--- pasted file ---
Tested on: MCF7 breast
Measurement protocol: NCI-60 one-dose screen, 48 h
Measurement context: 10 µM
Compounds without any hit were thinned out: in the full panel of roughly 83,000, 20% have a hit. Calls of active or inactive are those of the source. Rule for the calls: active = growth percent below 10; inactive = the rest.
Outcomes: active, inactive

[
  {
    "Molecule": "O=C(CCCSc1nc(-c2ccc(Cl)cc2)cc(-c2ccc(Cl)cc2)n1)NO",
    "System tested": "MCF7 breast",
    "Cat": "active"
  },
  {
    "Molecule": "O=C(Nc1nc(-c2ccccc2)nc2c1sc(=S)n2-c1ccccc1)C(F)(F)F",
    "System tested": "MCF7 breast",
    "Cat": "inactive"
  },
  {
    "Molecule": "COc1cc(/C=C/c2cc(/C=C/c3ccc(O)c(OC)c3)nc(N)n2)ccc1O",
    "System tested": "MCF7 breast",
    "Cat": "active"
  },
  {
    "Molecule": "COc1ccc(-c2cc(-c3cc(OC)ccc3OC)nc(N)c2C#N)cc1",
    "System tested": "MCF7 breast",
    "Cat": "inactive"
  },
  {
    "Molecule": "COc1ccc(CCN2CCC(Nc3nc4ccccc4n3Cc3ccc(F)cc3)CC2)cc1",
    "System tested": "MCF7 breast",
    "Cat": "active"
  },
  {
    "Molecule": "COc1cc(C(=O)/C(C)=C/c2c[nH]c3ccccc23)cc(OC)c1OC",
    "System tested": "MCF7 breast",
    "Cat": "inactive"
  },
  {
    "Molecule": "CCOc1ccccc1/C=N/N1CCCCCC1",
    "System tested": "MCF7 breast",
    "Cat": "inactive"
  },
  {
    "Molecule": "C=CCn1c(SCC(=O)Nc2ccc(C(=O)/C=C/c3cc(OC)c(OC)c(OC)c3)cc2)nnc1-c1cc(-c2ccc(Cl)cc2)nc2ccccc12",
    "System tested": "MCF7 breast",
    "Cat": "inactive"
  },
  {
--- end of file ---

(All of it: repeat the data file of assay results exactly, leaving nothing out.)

Tested on: MCF7 breast
Measurement protocol: NCI-60 one-dose screen, 48 h
Measurement context: 10 µM
Compounds without any hit were thinned out: in the full panel of roughly 83,000, 20% have a hit. Calls of active or inactive are those of the source. Rule for the calls: active = growth percent below 10; inactive = the rest.
Outcomes: active, inactive

[
  {
    "Molecule": "O=C(CCCSc1nc(-c2ccc(Cl)cc2)cc(-c2ccc(Cl)cc2)n1)NO",
    "System tested": "MCF7 breast",
    "Cat": "active"
  },
  {
    "Molecule": "O=C(Nc1nc(-c2ccccc2)nc2c1sc(=S)n2-c1ccccc1)C(F)(F)F",
    "System tested": "MCF7 breast",
    "Cat": "inactive"
  },
  {
    "Molecule": "COc1cc(/C=C/c2cc(/C=C/c3ccc(O)c(OC)c3)nc(N)n2)ccc1O",
    "System tested": "MCF7 breast",
    "Cat": "active"
  },
  {
    "Molecule": "COc1ccc(-c2cc(-c3cc(OC)ccc3OC)nc(N)c2C#N)cc1",
    "System tested": "MCF7 breast",
    "Cat": "inactive"
  },
  {
    "Molecule": "COc1ccc(CCN2CCC(Nc3nc4ccccc4n3Cc3ccc(F)cc3)CC2)cc1",
    "System tested": "MCF7 breast",
    "Cat": "active"
  },
  {
    "Molecule": "COc1cc(C(=O)/C(C)=C/c2c[nH]c3ccccc23)cc(OC)c1OC",
    "System tested": "MCF7 breast",
    "Cat": "inactive"
  },
  {
    "Molecule": "CCOc1ccccc1/C=N/N1CCCCCC1",
    "System tested": "MCF7 breast",
    "Cat": "inactive"
  },
  {
    "Molecule": "C=CCn1c(SCC(=O)Nc2ccc(C(=O)/C=C/c3cc(OC)c(OC)c(OC)c3)cc2)nnc1-c1cc(-c2ccc(Cl)cc2)nc2ccccc12",
    "System tested": "MCF7 breast",
    "Cat": "inactive"
  },
  {